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What is Overactive Bladder?
Overactive bladder (OAB) is a condition that causes frequent, sudden, and powerful urges to urinate. OAB affects around one in ten Americans and can have a negative affect a person’s quality of life in several ways.  Many people take social activities, traveling, and having fun in the outdoors for granted. For people that have an overactive bladder, activities like these can bring on real stress and anxiety. There is always an underlying fear of being unable to find a bathroom, or being unable to reach one in time.
Along with the sudden urge to urinate, OAB also increases the frequency that you need to go. People with OAB, typically need to urinate eight or more times within a 24-hour period. Often, people that have an overactive bladder also have nocturia. Nocturia causes a person to wake up more than once during the night to urinate. 
Overactive bladder becomes more common after the age of 40 but it is not simply a normal part of the aging process. If you think that you may have OAB, then you should visit your doctor. There are prescription medications available that can help treat the symptoms of this condition. Antispasmodic drugs such as Myrbetriq (mirabegron), Detrol LA (tolterodine), and Vesicare (solifenacin) relax smooth muscles in the bladder and block transmitters in the nerves, which reduce sudden urges to urinate. 
Along with prescription medications, lifestyle choices such as exercises and diet can help to decrease the frequency and severity of symptoms. Keep reading to learn about exercises that you can do to strengthen your bladder and improve your condition.
As people get older, the muscles surrounding the bladder can weaken. Certain exercises can be helpful in strengthening and training the pelvic floor muscles. Having strong pelvic floor muscles can improve the control of your urination. Kegel exercises can be effective in strengthening these muscles. They don’t require any special equipment and can be done almost anywhere and anytime.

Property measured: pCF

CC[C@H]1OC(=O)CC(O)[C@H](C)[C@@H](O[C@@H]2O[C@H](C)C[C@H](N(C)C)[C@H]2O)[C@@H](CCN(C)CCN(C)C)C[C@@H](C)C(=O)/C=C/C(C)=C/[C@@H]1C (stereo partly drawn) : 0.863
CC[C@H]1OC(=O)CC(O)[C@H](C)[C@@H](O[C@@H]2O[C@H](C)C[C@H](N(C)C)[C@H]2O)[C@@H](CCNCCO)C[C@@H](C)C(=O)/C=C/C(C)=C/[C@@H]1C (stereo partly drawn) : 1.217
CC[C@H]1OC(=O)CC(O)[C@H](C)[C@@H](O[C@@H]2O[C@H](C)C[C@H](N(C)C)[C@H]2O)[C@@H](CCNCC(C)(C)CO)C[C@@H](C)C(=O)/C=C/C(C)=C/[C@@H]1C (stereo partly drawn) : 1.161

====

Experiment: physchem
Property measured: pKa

After doing Kegel exercises regularly, you should hopefully begin to see results within a few weeks to months.  If you are struggling with Kegel exercises, you can speak to your doctor. Your healthcare provider should be able to give you tips and feedback
a. How to Find the Correct Muscle
It is important before beginning Kegel exercises that you know which muscles you are exercising. Kegel exercises are similar to stopping urinating mid-stream By tightening and relaxing these muscles, you will have more control over your urine.
The easiest way to find your pelvic floor muscles is when you are next in the washroom. While urinating, try to stop midway through. The muscles that you can feel moving and tightening in the bladder, anus, and vagina are your pelvic floor muscles. If you have done it correctly, other surrounding muscles such as the thighs, abdomen, and buttocks should stay relaxed.  It is okay if you do not feel the muscles the first time that you try this.
If you are still unsure if you are exercising the pelvic floor muscles, there is another way to find them: Insert a finger into your vagina (for women) or rectum (for men). Try to pretend that you are trying to prevent passing gas or holding in urine. You should be able to feel the muscles contracting.
b. How to Do Kegel Exercises
Once you know which muscles you are tightening, you can begin your exercises.
- Before starting Kegel exercises, you should empty your bladder.
- Lie down on the floor facing the ceiling. Your knees should be bent and apart.
- Contract your muscles for between three and five seconds. Try to focus on only contracting your pelvic floor muscles.
- Let your muscles relax for three to five seconds.
- Avoid holding your breath while doing these exercises. Try to breathe as normal.
- Repeat this cycle of contracting and relaxing muscles ten to 15 times. 
Once you have been practicing these stretches regularly, your muscles should become stronger. After a little while, you will be able to do these exercises from a sitting or standing position. 
c. When to do Kegel Exercises
When possible, you should try and do a cycle of ten contractions three times each day.  You should do these exercises when you have an empty bladder. Continually practicing these exercises while actually urinating can result in a urinary tract infection (UTI).
Try to make Kegel exercises a regular part of your daily routine. If possible, try and do your repetitions at the same times each day so that you are less likely to forget. Once you are comfortable with these exercises, you will be able to do them discreetly while sitting or standing.
It is important to continue to exercise your pelvic muscles regularly, even when your symptoms improve. Incontinence and other symptoms can return once you stop stretching your pelvic floor regularly. 
The content in this article is intended for informational purposes only. This website does not provide medical advice. In all circumstances, you should always seek the advice of your physician and/or other qualified health professionals(s) for drug, medical condition, or treatment advice. The content provided on this website is not a substitute for professional medical advice, diagnosis or treatment.